By Eric Ramirez — If you’re wondering what an air spring is or how it works, you’re probably not alone. Chances are if you’re a mountain biker, you already have an intimate relationship with an air spring. Most of our bikes are equipped with a suspension fork and the full suspension bikes are also equipped with a rear shock. Despite the brand of the bike, it’s hard not to overlook the limited number of suspension manufacturers, such as Fox, RockShox and DVO.
How we know the air spring
The bumpy nature of mountain biking is felt primarily in your pedals and handlebars. As you ride your new trail bike over any stretch of dirt and rock, notice that the harshness is toned down and sometimes just makes the worst feature go away. This behavior can be considered the oversimplified version of what suspension does.
While the wheels feel every nuance of the trail, your front and rear suspension units soften the blow by separating you from every big and small impact with a little cushion of air. This cushion is the spring. Hence, the “air spring”, for the purposes of this article.
Overall suspension feel may not provide enough clues to tell you if you are using an air spring. If you have an air valve on your rear shock or fork, it’s an air spring.
How it works?
When we think of a spring, our mind often imagines a coiled, bouncing wire called a “coil.” Air springs are different in many ways. First, a coil spring is capable of existing on its own. An air spring without a dynamic container would simply be ambient air, and not a spring at all. In most suspension forks, the air spring container is the stanchion tube. There is usually a dynamic part of this container, which looks like a piston.
This piston cannot extend beyond a certain limit of the container, but it can move in this chamber, able to compress the air inside. Although not under load, this compressed air looks like a barbecue propane tank, just much more expensive. The air continually pushes back the pressure inside the chamber, requiring some external force to compress. By pushing the “piston”, or “air spring assembly”, into the air chamber, it becomes an air spring.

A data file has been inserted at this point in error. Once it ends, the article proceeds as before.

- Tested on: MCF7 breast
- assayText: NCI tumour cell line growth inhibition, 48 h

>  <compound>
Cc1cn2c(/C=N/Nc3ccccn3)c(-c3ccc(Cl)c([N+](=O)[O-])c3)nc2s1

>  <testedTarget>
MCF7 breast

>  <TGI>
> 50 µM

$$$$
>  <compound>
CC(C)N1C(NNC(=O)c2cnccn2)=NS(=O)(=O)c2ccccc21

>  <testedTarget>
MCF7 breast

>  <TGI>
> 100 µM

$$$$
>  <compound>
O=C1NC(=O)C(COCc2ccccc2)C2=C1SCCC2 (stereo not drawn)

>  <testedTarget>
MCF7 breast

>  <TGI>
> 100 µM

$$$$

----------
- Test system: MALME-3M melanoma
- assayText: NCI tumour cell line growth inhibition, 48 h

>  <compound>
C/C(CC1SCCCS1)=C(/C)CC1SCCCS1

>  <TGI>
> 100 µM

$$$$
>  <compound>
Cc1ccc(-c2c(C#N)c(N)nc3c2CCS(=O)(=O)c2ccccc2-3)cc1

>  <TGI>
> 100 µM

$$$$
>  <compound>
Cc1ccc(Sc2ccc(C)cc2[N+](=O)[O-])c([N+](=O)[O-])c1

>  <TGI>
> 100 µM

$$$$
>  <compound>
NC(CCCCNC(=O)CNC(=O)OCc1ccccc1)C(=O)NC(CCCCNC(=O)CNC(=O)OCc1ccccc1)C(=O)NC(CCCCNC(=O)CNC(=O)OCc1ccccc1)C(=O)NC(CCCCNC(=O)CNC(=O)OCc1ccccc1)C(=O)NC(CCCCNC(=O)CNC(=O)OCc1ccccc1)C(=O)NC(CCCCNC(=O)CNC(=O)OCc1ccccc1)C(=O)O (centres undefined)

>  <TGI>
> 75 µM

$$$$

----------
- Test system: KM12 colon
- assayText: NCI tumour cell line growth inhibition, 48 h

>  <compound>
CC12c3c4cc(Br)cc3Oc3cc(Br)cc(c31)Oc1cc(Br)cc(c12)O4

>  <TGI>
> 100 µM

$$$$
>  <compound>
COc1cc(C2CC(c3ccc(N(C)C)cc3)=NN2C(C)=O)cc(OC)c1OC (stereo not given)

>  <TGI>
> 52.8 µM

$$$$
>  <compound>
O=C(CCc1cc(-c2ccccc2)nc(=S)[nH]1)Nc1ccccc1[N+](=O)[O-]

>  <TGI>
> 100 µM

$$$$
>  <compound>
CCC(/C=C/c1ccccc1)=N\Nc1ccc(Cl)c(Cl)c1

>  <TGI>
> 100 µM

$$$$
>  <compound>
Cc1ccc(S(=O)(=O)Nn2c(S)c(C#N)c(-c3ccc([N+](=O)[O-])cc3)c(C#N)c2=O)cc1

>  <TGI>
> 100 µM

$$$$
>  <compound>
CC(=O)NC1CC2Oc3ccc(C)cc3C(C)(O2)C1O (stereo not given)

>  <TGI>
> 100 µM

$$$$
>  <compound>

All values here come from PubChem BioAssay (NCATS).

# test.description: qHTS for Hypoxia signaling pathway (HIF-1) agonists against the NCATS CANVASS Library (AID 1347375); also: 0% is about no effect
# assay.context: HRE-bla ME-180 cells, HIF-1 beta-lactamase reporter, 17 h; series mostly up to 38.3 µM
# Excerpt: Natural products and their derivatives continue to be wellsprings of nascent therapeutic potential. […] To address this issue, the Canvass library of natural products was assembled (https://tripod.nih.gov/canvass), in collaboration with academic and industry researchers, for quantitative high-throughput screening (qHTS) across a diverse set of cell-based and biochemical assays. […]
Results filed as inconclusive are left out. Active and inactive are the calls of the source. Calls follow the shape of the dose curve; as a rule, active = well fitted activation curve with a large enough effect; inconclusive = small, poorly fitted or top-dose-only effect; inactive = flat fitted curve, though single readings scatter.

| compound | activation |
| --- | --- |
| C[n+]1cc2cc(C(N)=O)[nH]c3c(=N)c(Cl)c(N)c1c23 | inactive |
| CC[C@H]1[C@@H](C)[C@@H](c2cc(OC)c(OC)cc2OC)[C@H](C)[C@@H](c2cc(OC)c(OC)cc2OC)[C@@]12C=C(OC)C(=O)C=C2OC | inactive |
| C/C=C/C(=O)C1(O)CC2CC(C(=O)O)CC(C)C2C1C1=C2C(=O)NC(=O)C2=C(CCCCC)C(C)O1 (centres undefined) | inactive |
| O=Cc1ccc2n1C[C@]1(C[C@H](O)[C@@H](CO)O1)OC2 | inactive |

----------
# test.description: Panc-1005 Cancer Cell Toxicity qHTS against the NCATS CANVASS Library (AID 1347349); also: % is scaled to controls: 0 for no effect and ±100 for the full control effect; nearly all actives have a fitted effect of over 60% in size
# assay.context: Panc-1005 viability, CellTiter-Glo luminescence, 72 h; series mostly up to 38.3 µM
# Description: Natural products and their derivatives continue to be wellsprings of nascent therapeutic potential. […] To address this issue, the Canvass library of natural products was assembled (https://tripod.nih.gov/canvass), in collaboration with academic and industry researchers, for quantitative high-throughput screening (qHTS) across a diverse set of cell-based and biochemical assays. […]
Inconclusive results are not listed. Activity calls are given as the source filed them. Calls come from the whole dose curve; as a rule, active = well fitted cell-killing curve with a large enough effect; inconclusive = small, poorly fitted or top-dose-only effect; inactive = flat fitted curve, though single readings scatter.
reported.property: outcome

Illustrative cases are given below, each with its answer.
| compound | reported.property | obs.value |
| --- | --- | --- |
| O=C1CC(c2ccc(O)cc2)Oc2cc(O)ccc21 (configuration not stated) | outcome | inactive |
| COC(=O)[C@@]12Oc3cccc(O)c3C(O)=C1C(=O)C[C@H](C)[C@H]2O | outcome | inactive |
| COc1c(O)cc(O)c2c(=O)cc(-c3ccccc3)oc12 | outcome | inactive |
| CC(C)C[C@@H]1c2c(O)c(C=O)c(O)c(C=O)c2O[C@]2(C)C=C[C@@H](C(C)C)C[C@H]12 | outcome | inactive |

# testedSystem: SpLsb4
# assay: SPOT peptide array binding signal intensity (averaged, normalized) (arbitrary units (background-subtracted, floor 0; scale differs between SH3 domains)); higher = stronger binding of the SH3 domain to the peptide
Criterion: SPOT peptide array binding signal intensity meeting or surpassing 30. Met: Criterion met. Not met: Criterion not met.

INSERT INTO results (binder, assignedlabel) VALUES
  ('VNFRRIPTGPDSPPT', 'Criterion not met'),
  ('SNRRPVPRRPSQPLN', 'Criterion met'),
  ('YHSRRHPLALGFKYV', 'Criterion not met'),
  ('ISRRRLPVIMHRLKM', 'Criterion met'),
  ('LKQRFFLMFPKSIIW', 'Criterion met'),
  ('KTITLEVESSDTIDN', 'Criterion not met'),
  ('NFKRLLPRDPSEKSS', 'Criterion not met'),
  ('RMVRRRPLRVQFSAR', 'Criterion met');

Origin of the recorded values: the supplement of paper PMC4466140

This act of initiation is called a cycle of compression, also “displacement”, and is called “detachment”. Stall force refers to the amount of energy needed to start the trip. If an air spring chamber contains 68 psi of air, then it will take some external pressure from the rider’s weight or impacts to start moving: for example, a 120 pound rider is sitting on the bike. But the air spring requires a rebound to set in motion. It can have a harsh feel on the trail.
Newer suspension designs, like the Fox Evol (extra-volume) or the RockShox Debonair (same), include an enlarged air chamber on the other side of the piston crown. This is called negative air. Manufacturers have designed this chamber to absorb a given ratio of air from the main air chamber.
Returning to our 68 psi chamber, let’s assume the negative chamber contains about 38 psi rather than 0 psi. Initiating a compression cycle is much easier because there is already 38 psi pushing against the main air spring. This improves the feel of the air spring and the ride quality of the suspension.
As the compression cycle continues, atmospheric pressure increases exponentially. The air inside the chamber stays there, in a shrinking space. This compression of space and increase in pressure is exponential, which is why you hear cyclists refer to it as “ramp”.
Imagine that the pressure inside the chamber doubles each time the length is compressed by half. A rider might need 68 psi in their fork to support their riding weight and we can assume this is a 160mm race fork. The rider hits a medium bump and uses half the travel. A half reduction in chamber length corresponds to a double increase in pressure to 136 psi. At mid-stroke there is 80mm left for full compression. If the chamber length is again halved to the remaining 40mm (where 120mm is used), the air pressure has again doubled to 272 psi.
|Tube length (mm)||Pressure (psi)|
If you plot a graph of this information, a rudimentary graph would show the relationship between displacement and internal air pressure on a line that looks like a ramp.
Inflation, deflation and maintenance
As you read this, you might think of all that is involved in containing all that ram air pressure. Well, simply put, there are tons of little gaskets of different types installed on suspension units.
The air spring itself has multiple seals that wear out over time due to the constant pressure and cycling inside the air chambers. These will need to be replaced periodically. High quality lubricating oils are used to keep the shock smooth and reduce friction. These should also be rinsed and replaced periodically. When servicing suspension components, the technician should check the condition of the seals. Many technicians will insist on replacing gaskets as a precaution.
To avoid erratic air spring behavior, it’s important to run your shock while inflating, about every 20 psi or so. This allows the main air chamber to balance with the negative air spring. Never deflate the fork or shock quickly, as this prevents the air from the negative chamber from escaping; always deflates very slowly. Also avoid deflating the air springs when loaded; air springs must be fully extended when inflating or deflating.
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